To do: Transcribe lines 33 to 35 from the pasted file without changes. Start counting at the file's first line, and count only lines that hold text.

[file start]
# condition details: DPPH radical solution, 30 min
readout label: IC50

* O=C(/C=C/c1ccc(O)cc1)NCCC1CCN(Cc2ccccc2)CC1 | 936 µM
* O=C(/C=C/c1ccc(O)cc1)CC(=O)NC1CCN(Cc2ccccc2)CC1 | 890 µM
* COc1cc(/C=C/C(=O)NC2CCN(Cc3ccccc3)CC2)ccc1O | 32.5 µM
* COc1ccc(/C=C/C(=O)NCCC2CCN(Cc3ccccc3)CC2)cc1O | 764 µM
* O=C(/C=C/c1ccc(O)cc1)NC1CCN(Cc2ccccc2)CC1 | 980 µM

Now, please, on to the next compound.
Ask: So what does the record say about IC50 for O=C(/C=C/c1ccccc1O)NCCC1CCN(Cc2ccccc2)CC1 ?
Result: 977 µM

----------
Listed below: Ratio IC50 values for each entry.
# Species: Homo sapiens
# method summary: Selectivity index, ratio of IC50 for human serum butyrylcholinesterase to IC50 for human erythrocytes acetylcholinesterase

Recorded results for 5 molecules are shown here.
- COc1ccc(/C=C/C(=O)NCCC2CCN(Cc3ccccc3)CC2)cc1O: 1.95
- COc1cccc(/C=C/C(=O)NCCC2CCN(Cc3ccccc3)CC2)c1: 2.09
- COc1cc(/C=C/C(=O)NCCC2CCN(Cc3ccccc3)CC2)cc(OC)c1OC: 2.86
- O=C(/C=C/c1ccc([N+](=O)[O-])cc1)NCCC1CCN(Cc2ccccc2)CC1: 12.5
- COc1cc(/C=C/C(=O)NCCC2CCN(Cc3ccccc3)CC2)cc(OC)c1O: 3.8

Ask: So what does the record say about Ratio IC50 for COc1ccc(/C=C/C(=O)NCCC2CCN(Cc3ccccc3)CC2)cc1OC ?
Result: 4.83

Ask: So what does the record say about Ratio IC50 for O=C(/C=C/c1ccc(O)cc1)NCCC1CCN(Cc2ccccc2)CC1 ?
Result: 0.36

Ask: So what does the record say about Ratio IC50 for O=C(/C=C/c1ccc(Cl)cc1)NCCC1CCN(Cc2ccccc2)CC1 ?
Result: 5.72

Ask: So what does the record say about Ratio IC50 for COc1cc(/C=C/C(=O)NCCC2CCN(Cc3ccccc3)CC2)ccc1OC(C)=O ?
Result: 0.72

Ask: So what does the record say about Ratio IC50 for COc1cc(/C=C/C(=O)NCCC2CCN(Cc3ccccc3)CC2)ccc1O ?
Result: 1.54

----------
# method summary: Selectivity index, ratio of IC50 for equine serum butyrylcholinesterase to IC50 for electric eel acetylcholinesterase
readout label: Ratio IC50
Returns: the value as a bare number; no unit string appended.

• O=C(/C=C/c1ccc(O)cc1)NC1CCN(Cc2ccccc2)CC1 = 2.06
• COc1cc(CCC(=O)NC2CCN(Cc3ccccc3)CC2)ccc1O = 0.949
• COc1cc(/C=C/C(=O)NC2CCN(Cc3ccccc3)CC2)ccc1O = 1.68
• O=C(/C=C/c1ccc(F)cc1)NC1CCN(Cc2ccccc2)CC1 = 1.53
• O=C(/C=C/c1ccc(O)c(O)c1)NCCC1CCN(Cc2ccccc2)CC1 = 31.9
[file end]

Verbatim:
readout label: Ratio IC50
Returns: the value as a bare number; no unit string appended.

• O=C(/C=C/c1ccc(O)cc1)NC1CCN(Cc2ccccc2)CC1 = 2.06